Race Weekend Central

Mirror Driving: Was Robby Gordon Saved? Is the Bud Shootout Unfair? & A Testing Wrap-Up – Who Cared?

Welcome to Mirror Driving. Every week, your favorite columnists sit down and give their opinion about the latest NASCAR news and rumors. Love us or hate us, make a comment below and tell us how you feel about what we’ve said!

This Week’s Participants:
Tom Bowles (Frontstretch Editor-In-Chief/Mondays/Bowles-Eye View & Wednesdays/Did You Notice?)
Tony Lumbis (Mondays/Rookie Report)
Mike Neff (Wednesdays/Power Rankings & Thursdays/Fantasy Picks ‘N’ Pans)
Matt Taliaferro (Thursdays/Fanning the Flames)
Amy Henderson (Fridays/Holding a Pretty Wheel)
Vito Pugliese (Tuesdays/Voice of Vito)

With CoT testing on the intermediate tracks at Las Vegas Motor Speedway and California Speedway complete, the Toyotas looked strong, while the Hendrick juggernaut appeared to be struggling with setups. How does this change preseason expectations for these teams – as well as their competitors?

Tony: Two words: it doesn’t. Hendrick has been known to play around with its setups, so we don’t know what was on their agenda for that test.
Tom: I think it tells us that with the Car of Tomorrow, the difference between manufacturers is almost nonexistent. I mean, you’ve got common templates, limited adjustability, the only way in which you can create some difference is with the engine package. And Gibbs is certainly doing that.
Matt T.: I’m not sure how it changes expectations, but each team may have a better sense of what they’re working with. Now, they at least have a baseline of some sort to go on.
Mike: Eh, it still doesn’t say much of anything. Yes, Toyota will have some competitive moments, but Hendrick is still the big daddy and until you knock them off, they’re going to stay there.
Amy: But both Jeff Gordon and Jimmie Johnson were vocally upset with their setups. They could be bluffing, I suppose.
Vito: Hendrick will be fine. Let’s face it though, they know what works. This is testing. They try new stuff, which may not work, in an effort to find some speed. And I’ve been saying all along to look out for Toyota and Joe Gibbs Racing, particularly Kyle Busch.

See also
Voice of Vito: Toyota's Preseason Testing Numbers the Shape of Things to Come?

Tony: The only direction the Camrys have to go is up.
Amy: I agree with Tony; they’re bound to get better with (engine builder Mark) Cronquist’s engines.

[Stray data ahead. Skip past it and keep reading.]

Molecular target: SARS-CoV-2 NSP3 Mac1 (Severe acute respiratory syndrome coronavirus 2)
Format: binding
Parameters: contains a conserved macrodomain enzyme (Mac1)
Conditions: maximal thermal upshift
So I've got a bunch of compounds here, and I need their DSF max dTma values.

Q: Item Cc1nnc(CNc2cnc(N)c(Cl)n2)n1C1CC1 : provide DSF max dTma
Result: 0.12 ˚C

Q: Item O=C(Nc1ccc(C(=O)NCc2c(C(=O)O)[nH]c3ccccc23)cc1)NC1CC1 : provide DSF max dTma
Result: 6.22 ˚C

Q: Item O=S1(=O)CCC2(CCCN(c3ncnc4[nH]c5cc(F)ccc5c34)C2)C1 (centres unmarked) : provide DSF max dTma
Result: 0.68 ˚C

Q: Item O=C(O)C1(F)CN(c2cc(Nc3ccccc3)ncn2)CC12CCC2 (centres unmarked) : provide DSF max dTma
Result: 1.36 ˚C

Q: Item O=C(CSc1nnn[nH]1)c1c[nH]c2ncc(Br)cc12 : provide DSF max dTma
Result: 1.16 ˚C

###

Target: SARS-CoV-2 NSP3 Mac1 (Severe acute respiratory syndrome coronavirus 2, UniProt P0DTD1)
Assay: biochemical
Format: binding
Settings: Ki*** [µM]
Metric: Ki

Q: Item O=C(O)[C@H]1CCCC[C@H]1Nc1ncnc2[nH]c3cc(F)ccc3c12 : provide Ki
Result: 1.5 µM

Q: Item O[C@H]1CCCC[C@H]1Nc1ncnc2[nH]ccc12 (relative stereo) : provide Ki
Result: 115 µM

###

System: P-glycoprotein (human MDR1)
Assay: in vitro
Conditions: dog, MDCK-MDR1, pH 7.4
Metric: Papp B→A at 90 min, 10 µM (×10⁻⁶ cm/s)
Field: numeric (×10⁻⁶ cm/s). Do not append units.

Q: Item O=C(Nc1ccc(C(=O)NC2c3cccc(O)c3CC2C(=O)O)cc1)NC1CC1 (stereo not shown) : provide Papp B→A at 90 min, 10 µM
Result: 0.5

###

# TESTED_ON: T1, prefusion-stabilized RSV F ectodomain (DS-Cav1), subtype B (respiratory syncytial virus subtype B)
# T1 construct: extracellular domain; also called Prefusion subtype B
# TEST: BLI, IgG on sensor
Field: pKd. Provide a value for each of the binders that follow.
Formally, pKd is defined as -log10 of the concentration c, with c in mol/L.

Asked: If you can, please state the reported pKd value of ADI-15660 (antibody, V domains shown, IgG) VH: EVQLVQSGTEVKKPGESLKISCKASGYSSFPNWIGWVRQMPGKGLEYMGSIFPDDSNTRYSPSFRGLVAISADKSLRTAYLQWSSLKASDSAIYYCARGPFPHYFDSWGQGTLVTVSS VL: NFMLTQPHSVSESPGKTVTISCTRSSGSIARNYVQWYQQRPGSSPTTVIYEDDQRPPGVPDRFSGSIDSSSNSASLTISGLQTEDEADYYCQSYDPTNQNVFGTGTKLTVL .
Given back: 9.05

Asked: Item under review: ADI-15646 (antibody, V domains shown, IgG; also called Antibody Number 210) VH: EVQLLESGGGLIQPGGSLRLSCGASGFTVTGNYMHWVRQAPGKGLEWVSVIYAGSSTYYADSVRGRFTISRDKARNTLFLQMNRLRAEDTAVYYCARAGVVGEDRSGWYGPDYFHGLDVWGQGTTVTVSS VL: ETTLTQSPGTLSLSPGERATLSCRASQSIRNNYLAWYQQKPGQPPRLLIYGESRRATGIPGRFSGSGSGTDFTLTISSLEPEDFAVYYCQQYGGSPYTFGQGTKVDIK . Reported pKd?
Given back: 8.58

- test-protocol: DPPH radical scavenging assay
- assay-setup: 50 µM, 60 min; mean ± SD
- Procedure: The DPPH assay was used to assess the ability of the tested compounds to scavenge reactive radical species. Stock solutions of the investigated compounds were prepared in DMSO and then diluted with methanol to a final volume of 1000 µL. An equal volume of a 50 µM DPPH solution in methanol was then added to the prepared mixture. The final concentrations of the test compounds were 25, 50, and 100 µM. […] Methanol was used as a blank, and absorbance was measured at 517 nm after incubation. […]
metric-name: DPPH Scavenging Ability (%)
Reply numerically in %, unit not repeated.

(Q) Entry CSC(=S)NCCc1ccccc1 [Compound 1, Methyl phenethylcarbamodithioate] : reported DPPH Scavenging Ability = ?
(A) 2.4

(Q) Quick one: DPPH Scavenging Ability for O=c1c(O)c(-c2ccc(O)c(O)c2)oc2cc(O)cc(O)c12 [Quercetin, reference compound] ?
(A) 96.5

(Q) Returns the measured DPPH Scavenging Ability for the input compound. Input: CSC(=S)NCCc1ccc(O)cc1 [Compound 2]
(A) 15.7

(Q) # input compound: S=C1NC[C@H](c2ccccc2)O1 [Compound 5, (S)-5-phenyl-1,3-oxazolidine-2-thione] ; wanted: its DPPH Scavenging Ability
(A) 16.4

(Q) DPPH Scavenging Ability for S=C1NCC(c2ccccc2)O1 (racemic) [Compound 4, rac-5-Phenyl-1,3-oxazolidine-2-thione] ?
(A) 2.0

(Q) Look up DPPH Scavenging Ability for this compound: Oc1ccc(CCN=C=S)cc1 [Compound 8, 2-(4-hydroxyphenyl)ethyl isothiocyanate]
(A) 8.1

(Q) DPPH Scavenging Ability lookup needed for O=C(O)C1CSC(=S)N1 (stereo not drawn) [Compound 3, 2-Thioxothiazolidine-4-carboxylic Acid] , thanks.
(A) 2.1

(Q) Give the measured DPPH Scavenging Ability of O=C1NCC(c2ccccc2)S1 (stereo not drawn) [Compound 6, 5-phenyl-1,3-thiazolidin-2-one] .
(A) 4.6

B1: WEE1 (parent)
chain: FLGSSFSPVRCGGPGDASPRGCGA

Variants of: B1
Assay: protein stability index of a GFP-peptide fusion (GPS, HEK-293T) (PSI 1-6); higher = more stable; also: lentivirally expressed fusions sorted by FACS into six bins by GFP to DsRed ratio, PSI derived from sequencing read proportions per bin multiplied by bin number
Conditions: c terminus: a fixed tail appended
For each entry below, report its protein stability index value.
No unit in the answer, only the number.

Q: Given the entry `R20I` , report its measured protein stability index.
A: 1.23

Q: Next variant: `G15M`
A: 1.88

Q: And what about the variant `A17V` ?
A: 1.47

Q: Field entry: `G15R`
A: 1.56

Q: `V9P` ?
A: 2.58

Matt T.: Back to what Amy was saying about Hendrick… Chad Knaus only brought one car for Vegas and one for California, so you really don’t know what’s up some of their sleeves.
Tom: Yeah Amy, I wouldn’t put too much stock in what Knaus has to say. That guy could clean house at a Vegas poker table.
Tony: I remember thinking every time Hendrick was out to lunch on a race weekend last year, by the time the checkered flag flew, they were in Victory Lane! They always find their way.
Matt T.: The aero package, if anything, may throw HMS off a bit to start. Amy is right – they could be bluffing – but if one of the four teams will figure something out, then they’ll all be OK… unless the team that figures it out is the No. 24 or No. 48. Then Dale Earnhardt Jr. and Casey Mears are SOL.
Amy: Why do you say that, Matt? Those guys shared with the No. 5 and No. 25 last year.
Matt T.: Uh huh, sure, Amy.
Amy: It’s just that Kyle couldn’t drive any of their setups. Junior CAN. And will.
Matt T.: Consider this, Amy… the No. 24 and No. 48 cars get busted at Infineon last year with illegal fenders and the No. 5 and No. 25 don’t. That tells me all I need to know right there.
Vito: Ha, it sure does Matt.
Mike: The No. 24 and No. 48 had a lot less to lose at Infineon, Matt. They could afford getting in trouble.
Amy: That move tells me the No. 5 and No. 25 were playing it safe.
Matt T.: C’mon, Mike. If they’ve found something that will help them win, you’d think they’d share the knowledge and use it?
Mike: Yes, I think they would. But if they knew it was borderline illegal, and the No. 5 and No. 25 stood to lose too much ground in the standings by getting caught, I think they’d keep it off of those cars.
Tom: Well, they way I see it is I guarantee you that if there wasn’t sharing before, there’s a heck of a lot more pressure to share now with Junior on board.
Tony: Very true, Tom and Matt.
Amy: I agree with Mike: The No. 25 especially was just working its way up the points in June and could ill afford to get points tossed. Plus, there was never a driver at HMS before with a similar driving style to Johnson – and Junior changes that.
Mike: Bottom line for Hendrick, testing is just that – testing. They try different things to see what works. And with their considerable resources, they’ll be all over it by the time we get to California.
Vito: Gordon was fastest in California in Day 1’s afternoon session, so it isn’t like they’re running that bad.
Tom: And again, this is a team that never really shows all their cards. Fastest speeds are just that, fastest speeds. We really don’t know the average speeds these cars topped out on over a full fuel run. Denny Hamlin could have had one fast lap and then blew a tire. It didn’t happen… but you see how these times can be deceiving.
Vito: I’m going to go out on a limb here and say the team that made a mockery out of NASCAR just a few months ago is going to be OK.
Matt T.: Good point, V.
Mike: Way to take a big chance there, Vito.
Amy: I think they’ll be fine. It was just interesting that they were struggling as much as they said.
Tom: When they don’t win, oh, any of the first five races, we can bring up the word struggle. Until then, Hendrick has a little bit of a leash before they lose their “dominance” label.
Tony: This is like when Earnhardt and Waltrip were off in testing years ago but then would dominate in the 500. It’s testing, that’s all. No conclusions drawn here.

Will the Robby Gordon/GEM technical alliance be a lifeline for Gordon’s single-car team, or is there truly no place for the independent owner/driver in today’s NASCAR?

Matt T.: There is a place for the indies – just not a place to be successful.
Tom: Um… is this question supposed to mean the GEM team that has Robby Gordon’s name on it? Because that’s what that team is now. Good for Robby, though. He wasn’t getting anywhere and he needed to make a move.
Tony: It should help Gordon, but I am surprised at how close to the beginning of the season this announcement has come. I think it will take a little while for a difference to be noticed.